An Educational Breakthrough for ESOP Management

By Anthony Mathews

Employee Retirement Income Security Act The acronym ERISA is a very familiar reference in our community – it is even familiar to lots of people who couldn't tell you what the letters stand for or who might imagine that it is a reference to a "B" movie sea monster that was particularly frightening because it is always said with such a sense of serious concern. For the record, the letters stand for Employee Retirement Income Security Act and it is the fundamental labor law in the U.S. Adopted by Congress in 1974, ERISA not only resolved a whole host of abuses that had come to represent the interaction between employers and their employees through the 50s and 60s, it also brought into law the provisions that authorized the formal creation of ESOPs and embedded us permanently into the U.S. labor scene.

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It is important to note that during the many intense discussions about employee ownership in general and ESOPs in particular that occurred during the creation of ERISA, few were more heated nor more controversial to resolve than the issue of whether the ESOP model was primarily a mechanism of corporate finance or employee benefit retirement plan. It is clear that the resolution of that discussion one way or the other would have determined two very different futures for our fledgling employee ownership movement.

It turned out in the end that Congress's joint conference committee essentially landed on the "lite beer" solution and decreed that ESOPs would be, unlike any other provision of ERISA, both and equally a mechanism of corporate finance and an employee benefit retirement plan. Since no primacy is given to either of its natures, the ESOP and all who work with it must walk a very difficult and bifurcated path and yet do full honor to and successfully represent both of its natures. A very tall order indeed and one that was novel at the time.

Luckily, over the years, the ESOP community has been blessed with a reliable supply of both skilled professional fiduciaries and dedicated, selfless people at ESOP companies who are willing to take on the risk of representing the interests of ESOP participants as non-professional fiduciaries (most often for no compensation). In my experience, both groups have, overall, done a remarkably good job. ESOPs are responsible for creating hundreds of billions of dollars of wealth for millions of people who would not have had it otherwise. And all that wealth is protected and nurtured by the skill and diligence of those fiduciaries. We have been impressed for many years by the actions of these people and the collaborative style of management that engages everyone in the successful management of our companies, but the process is complex, so we decided that one thing we could do at the University to help in their effort was to create a specialized training program to help them assure that their skill and understanding would be up to the task.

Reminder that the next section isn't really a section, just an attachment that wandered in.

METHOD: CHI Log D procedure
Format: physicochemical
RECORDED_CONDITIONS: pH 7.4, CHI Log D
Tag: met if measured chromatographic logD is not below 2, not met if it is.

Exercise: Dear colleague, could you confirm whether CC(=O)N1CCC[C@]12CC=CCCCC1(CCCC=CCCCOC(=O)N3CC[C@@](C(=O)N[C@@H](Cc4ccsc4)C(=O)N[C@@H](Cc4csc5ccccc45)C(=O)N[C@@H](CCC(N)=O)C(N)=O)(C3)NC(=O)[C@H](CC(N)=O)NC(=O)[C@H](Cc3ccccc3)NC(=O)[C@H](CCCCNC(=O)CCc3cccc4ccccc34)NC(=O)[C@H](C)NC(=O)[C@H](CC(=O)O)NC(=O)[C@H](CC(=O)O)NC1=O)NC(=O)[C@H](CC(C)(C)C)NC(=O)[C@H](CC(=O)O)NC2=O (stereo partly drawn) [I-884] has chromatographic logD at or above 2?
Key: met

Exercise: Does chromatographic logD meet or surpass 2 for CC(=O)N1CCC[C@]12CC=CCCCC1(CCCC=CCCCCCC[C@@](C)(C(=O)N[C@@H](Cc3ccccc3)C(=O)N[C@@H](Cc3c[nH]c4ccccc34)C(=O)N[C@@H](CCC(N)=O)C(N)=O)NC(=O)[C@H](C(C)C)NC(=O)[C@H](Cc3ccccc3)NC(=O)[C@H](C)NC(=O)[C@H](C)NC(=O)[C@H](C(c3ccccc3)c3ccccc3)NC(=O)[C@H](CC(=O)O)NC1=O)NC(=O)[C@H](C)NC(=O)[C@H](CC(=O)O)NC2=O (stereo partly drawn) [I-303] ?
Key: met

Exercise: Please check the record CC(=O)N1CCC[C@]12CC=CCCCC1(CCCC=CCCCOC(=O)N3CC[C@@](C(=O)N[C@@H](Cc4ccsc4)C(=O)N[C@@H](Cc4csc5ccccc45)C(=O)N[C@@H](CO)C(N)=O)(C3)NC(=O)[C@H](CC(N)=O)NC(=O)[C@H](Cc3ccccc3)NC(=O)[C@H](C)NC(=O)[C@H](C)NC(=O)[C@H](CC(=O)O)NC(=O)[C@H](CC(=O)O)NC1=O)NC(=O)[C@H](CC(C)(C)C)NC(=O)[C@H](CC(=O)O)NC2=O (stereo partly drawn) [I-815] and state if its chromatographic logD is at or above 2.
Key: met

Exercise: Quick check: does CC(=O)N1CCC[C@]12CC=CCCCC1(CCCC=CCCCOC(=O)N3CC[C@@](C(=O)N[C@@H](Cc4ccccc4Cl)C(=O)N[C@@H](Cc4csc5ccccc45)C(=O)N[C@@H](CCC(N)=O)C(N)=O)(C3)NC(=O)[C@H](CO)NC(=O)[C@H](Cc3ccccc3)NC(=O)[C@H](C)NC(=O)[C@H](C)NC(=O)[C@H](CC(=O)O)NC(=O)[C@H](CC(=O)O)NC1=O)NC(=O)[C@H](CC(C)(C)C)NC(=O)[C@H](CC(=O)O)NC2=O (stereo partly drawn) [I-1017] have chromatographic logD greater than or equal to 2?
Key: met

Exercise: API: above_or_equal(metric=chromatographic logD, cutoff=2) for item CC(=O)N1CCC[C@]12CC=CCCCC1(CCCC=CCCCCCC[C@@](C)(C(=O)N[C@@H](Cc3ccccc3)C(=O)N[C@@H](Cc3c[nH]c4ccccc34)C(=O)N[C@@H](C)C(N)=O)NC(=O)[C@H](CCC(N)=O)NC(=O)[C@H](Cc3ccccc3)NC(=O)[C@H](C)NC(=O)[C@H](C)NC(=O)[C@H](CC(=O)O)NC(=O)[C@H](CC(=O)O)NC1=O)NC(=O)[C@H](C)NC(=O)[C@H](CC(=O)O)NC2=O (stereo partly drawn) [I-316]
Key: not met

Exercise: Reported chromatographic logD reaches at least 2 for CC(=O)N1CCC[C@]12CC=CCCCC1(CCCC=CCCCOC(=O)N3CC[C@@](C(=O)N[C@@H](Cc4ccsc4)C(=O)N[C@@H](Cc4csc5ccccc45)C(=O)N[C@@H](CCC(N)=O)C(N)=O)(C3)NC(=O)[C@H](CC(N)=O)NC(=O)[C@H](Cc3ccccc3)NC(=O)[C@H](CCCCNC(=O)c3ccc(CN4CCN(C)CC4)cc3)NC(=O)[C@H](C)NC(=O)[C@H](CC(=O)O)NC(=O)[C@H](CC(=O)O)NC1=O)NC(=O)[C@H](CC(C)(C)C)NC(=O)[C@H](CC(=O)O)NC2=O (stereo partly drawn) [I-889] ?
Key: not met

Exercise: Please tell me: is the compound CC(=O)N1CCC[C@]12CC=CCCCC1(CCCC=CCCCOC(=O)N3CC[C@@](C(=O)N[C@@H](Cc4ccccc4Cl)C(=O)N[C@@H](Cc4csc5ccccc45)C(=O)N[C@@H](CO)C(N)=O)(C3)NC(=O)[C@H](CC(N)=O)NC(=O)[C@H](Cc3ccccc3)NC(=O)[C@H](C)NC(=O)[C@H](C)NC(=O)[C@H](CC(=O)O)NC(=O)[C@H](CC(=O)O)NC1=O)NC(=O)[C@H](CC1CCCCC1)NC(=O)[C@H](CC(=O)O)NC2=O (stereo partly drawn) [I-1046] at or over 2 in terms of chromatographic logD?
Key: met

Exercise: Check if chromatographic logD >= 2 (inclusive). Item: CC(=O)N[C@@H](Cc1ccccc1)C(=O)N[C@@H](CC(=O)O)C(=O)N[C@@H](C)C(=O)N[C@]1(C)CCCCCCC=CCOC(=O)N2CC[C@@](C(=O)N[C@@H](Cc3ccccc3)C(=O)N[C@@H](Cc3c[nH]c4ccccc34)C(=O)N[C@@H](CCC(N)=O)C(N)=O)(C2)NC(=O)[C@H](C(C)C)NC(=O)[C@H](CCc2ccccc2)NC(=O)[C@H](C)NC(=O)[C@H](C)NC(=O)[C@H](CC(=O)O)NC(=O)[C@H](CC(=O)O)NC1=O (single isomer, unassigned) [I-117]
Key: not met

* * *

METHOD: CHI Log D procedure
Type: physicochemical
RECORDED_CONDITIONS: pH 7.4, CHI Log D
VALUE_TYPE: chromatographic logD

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Sunday evening, Feb. 10, 2013, will be the opening session of the first ever Certificate Program for Non-Professional ESOP Fiduciaries at the Rady School of Management, UCSD. The program will run from Sunday through mid-day Wed., Feb. 13 and is designed to train and certify mastery of the legal framework, skills and procedures necessary to successfully play that role. The course is open to anyone who is involved in the operation of an ESOP in a way that could be considered fiduciary. The curriculum covers the subject from the basics of determining when acts are fiduciary and when they are not all the way to decision making skills where complex transactions and multiple interests are involved. The faculty includes academics from major universities as well as contributions from several of the most respected professional advisors in the community and the end product will be a certified experience that will both help non-professional fiduciaries do their job correctly and safely and create a network of non-professional fiduciaries who can support each other in this critical work.


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